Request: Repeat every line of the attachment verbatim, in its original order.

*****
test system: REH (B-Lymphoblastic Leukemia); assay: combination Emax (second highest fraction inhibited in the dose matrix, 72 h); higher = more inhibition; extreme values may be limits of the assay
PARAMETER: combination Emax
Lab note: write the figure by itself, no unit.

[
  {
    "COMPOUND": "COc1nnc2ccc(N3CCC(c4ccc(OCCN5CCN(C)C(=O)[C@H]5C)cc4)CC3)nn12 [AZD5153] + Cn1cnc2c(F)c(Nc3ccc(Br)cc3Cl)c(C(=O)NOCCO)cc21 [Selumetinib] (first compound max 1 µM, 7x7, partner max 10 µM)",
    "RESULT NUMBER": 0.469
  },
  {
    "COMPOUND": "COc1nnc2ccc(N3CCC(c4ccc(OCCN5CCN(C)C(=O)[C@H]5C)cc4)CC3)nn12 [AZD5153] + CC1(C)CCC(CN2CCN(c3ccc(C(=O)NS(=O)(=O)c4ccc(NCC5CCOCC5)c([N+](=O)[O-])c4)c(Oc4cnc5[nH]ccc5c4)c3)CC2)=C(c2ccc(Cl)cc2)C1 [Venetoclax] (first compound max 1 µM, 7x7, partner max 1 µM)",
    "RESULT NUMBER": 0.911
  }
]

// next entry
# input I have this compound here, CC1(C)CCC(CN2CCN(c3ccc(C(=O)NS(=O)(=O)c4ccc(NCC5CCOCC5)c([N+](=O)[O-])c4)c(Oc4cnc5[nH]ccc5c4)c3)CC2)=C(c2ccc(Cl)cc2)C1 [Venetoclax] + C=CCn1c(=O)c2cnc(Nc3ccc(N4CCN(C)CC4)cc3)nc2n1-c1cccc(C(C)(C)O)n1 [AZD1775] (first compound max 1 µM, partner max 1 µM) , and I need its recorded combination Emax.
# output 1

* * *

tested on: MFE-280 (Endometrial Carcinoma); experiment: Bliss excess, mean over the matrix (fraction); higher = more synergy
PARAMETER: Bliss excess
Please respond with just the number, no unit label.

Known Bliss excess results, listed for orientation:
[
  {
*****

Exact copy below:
test system: REH (B-Lymphoblastic Leukemia); assay: combination Emax (second highest fraction inhibited in the dose matrix, 72 h); higher = more inhibition; extreme values may be limits of the assay
PARAMETER: combination Emax
Lab note: write the figure by itself, no unit.

[
  {
    "COMPOUND": "COc1nnc2ccc(N3CCC(c4ccc(OCCN5CCN(C)C(=O)[C@H]5C)cc4)CC3)nn12 [AZD5153] + Cn1cnc2c(F)c(Nc3ccc(Br)cc3Cl)c(C(=O)NOCCO)cc21 [Selumetinib] (first compound max 1 µM, 7x7, partner max 10 µM)",
    "RESULT NUMBER": 0.469
  },
  {
    "COMPOUND": "COc1nnc2ccc(N3CCC(c4ccc(OCCN5CCN(C)C(=O)[C@H]5C)cc4)CC3)nn12 [AZD5153] + CC1(C)CCC(CN2CCN(c3ccc(C(=O)NS(=O)(=O)c4ccc(NCC5CCOCC5)c([N+](=O)[O-])c4)c(Oc4cnc5[nH]ccc5c4)c3)CC2)=C(c2ccc(Cl)cc2)C1 [Venetoclax] (first compound max 1 µM, 7x7, partner max 1 µM)",
    "RESULT NUMBER": 0.911
  }
]

// next entry
# input I have this compound here, CC1(C)CCC(CN2CCN(c3ccc(C(=O)NS(=O)(=O)c4ccc(NCC5CCOCC5)c([N+](=O)[O-])c4)c(Oc4cnc5[nH]ccc5c4)c3)CC2)=C(c2ccc(Cl)cc2)C1 [Venetoclax] + C=CCn1c(=O)c2cnc(Nc3ccc(N4CCN(C)CC4)cc3)nc2n1-c1cccc(C(C)(C)O)n1 [AZD1775] (first compound max 1 µM, partner max 1 µM) , and I need its recorded combination Emax.
# output 1

* * *

tested on: MFE-280 (Endometrial Carcinoma); experiment: Bliss excess, mean over the matrix (fraction); higher = more synergy
PARAMETER: Bliss excess
Please respond with just the number, no unit label.

Known Bliss excess results, listed for orientation:
[
  {